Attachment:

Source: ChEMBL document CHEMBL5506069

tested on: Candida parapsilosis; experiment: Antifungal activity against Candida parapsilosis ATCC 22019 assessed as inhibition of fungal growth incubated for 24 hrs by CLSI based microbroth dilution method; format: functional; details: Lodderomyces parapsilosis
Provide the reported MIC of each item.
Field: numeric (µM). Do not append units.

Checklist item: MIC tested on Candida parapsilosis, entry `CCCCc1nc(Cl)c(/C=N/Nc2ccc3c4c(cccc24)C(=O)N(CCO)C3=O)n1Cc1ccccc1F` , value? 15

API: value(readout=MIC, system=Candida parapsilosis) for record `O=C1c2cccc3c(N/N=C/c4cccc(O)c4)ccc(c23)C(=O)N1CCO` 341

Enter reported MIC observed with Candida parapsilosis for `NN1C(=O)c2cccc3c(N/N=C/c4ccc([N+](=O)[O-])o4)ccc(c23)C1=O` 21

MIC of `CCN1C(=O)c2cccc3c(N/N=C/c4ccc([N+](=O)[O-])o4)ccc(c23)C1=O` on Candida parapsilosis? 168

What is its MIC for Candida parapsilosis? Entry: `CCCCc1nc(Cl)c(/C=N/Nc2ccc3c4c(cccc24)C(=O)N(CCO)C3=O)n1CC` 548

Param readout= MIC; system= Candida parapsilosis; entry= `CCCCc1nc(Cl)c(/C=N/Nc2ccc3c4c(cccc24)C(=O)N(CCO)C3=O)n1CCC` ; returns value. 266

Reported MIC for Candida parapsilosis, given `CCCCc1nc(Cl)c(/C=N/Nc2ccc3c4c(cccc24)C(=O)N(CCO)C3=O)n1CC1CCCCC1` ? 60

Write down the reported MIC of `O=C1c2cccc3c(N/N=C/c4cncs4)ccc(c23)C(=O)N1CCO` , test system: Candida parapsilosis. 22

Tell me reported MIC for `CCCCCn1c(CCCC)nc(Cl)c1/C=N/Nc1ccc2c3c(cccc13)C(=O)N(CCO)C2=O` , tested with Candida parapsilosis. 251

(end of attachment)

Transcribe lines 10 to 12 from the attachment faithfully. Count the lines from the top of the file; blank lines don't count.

Param readout= MIC; system= Candida parapsilosis; entry= `CCCCc1nc(Cl)c(/C=N/Nc2ccc3c4c(cccc24)C(=O)N(CCO)C3=O)n1CCC` ; returns value. 266

Reported MIC for Candida parapsilosis, given `CCCCc1nc(Cl)c(/C=N/Nc2ccc3c4c(cccc24)C(=O)N(CCO)C3=O)n1CC1CCCCC1` ? 60

Write down the reported MIC of `O=C1c2cccc3c(N/N=C/c4cncs4)ccc(c23)C(=O)N1CCO` , test system: Candida parapsilosis. 22